It’s been 2 years since my dad passed away due to cancer. As a young 20 year old man fresh out of college, I tried to evaluate the grieving process before he died and come up with a plan. I recognized that grief would be a tricky beast to conquer and that the key is to figure out when to move on and when to keep grieving. So when my dad died, I thought I was ready.
But the thing about death and grief is that you’re never quite ready to undertake it…especially in modern America where death is swept under the rug as quickly as possible. I grieved for a while and then thought it was time to move on. I fell into the trap of trying to ignore the impact of my dad’s death. I doused myself with entertainment and lost myself in laughter. If I could just ignore the grieving process, stamp out my emotions, press on in spite of the pain, then I would be fine. But God gave us emotions just as much as He gave us reason and I found that suppressing those emotions was not helpful.
So finally, this past fall, I came across an album by Matthew Perryman Jones called Land of the Living, written mostly in response to his dad’s death. On it is a song called “The Angels Were Singing,” which talks about the actual death, burial, and grief that surrounded that. In the climax of the song, as the music swells, he sings of the heart-wrenching parting, “And I finally was grieving that long goodbye.” When I heard the song I broke down..I finally let the emotions through and grieved. A year and a half too late, but I grieved. I thought of my dad’s final moments in the cold hospice room during the hour of death. I thought of my final goodbye, the funeral, the numb days after. And I grieved those days and moments.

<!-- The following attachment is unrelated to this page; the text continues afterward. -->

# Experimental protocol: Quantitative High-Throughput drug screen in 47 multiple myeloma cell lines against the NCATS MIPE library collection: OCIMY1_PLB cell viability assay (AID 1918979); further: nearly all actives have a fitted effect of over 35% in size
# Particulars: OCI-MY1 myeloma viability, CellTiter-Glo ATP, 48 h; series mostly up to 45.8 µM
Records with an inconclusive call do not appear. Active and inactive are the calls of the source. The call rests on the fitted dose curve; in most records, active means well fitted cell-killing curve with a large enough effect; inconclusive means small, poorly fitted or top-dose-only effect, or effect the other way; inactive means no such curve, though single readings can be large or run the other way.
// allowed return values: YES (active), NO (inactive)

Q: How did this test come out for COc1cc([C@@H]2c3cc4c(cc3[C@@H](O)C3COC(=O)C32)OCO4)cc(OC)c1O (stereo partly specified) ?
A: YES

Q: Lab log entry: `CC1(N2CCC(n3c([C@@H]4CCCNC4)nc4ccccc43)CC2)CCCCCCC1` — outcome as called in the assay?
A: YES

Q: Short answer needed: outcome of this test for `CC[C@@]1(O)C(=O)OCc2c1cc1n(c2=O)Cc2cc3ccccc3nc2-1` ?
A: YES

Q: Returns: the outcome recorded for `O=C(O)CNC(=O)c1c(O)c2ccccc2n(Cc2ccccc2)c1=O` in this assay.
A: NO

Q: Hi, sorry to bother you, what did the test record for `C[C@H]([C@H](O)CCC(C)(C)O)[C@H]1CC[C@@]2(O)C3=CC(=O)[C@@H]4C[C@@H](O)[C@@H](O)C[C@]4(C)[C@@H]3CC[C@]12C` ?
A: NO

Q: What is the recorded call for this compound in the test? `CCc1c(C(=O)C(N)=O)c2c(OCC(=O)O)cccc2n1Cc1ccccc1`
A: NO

To be honest, it threw me into a funk for a while, but on the other side I felt better for it. I had shed off the masks and counterfeit coping mechanisms and allowed myself true closure. Now what’s the point of all that to you? Over the past 2 years I’ve written a couple other blog posts about death and grief; it’s become a sort of mission for me. Most people don’t know how to grieve and react, I think, much like I did at the first. But I want to say that if I learned anything from my experience, it’s that it’s okay to give yourself time to mourn. Other people may find it awkward when you cry, but God isn’t afraid. He puts our “tears in [His] bottle” and numbers our wanderings (Ps. 56:8). He is “near to the brokenhearted” (Ps. 34:18). So don’t be afraid to let yourself mourn. If you can turn to no one else, you can turn to God. He is the “God of comfort” for a reason (2 Cor. 1:3).